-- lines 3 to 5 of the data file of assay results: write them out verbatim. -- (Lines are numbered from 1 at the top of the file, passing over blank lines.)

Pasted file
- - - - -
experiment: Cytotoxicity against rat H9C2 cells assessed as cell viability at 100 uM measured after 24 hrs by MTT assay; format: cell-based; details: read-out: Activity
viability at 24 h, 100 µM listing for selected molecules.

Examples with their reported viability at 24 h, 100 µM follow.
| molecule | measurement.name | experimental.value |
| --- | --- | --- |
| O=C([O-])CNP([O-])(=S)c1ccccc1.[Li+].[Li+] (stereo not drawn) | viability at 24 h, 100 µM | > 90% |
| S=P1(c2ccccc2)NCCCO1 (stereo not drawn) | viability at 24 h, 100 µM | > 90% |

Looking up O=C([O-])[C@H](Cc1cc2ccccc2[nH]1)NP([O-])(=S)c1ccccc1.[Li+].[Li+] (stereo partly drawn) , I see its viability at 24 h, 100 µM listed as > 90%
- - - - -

Examples with their reported viability at 24 h, 100 µM follow.
| molecule | measurement.name | experimental.value |
| --- | --- | --- |